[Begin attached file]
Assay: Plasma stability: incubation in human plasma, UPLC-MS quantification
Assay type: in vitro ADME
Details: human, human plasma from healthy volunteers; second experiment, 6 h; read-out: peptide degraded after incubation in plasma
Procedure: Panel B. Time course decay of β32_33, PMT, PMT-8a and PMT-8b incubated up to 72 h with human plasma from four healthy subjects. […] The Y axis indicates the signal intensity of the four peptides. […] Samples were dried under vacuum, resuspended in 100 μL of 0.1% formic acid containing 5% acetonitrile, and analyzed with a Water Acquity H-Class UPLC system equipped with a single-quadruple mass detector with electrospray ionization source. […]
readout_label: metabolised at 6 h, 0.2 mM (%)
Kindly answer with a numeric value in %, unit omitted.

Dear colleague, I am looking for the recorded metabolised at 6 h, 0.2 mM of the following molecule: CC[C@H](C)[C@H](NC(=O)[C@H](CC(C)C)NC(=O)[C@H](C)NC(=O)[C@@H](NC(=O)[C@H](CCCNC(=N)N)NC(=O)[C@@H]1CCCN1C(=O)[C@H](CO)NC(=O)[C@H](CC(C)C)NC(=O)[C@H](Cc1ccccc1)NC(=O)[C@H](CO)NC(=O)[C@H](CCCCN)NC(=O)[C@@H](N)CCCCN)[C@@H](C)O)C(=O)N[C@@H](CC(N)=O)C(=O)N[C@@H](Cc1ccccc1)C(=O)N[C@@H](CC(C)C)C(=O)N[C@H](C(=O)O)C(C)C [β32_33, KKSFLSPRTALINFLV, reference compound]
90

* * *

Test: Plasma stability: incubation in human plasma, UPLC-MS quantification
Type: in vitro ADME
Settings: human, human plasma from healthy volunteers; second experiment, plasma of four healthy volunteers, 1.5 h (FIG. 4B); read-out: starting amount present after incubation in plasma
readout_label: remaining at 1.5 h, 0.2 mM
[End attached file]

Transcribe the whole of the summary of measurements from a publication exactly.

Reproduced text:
Assay: Plasma stability: incubation in human plasma, UPLC-MS quantification
Assay type: in vitro ADME
Details: human, human plasma from healthy volunteers; second experiment, 6 h; read-out: peptide degraded after incubation in plasma
Procedure: Panel B. Time course decay of β32_33, PMT, PMT-8a and PMT-8b incubated up to 72 h with human plasma from four healthy subjects. […] The Y axis indicates the signal intensity of the four peptides. […] Samples were dried under vacuum, resuspended in 100 μL of 0.1% formic acid containing 5% acetonitrile, and analyzed with a Water Acquity H-Class UPLC system equipped with a single-quadruple mass detector with electrospray ionization source. […]
readout_label: metabolised at 6 h, 0.2 mM (%)
Kindly answer with a numeric value in %, unit omitted.

Dear colleague, I am looking for the recorded metabolised at 6 h, 0.2 mM of the following molecule: CC[C@H](C)[C@H](NC(=O)[C@H](CC(C)C)NC(=O)[C@H](C)NC(=O)[C@@H](NC(=O)[C@H](CCCNC(=N)N)NC(=O)[C@@H]1CCCN1C(=O)[C@H](CO)NC(=O)[C@H](CC(C)C)NC(=O)[C@H](Cc1ccccc1)NC(=O)[C@H](CO)NC(=O)[C@H](CCCCN)NC(=O)[C@@H](N)CCCCN)[C@@H](C)O)C(=O)N[C@@H](CC(N)=O)C(=O)N[C@@H](Cc1ccccc1)C(=O)N[C@@H](CC(C)C)C(=O)N[C@H](C(=O)O)C(C)C [β32_33, KKSFLSPRTALINFLV, reference compound]
90

* * *

Test: Plasma stability: incubation in human plasma, UPLC-MS quantification
Type: in vitro ADME
Settings: human, human plasma from healthy volunteers; second experiment, plasma of four healthy volunteers, 1.5 h (FIG. 4B); read-out: starting amount present after incubation in plasma
readout_label: remaining at 1.5 h, 0.2 mM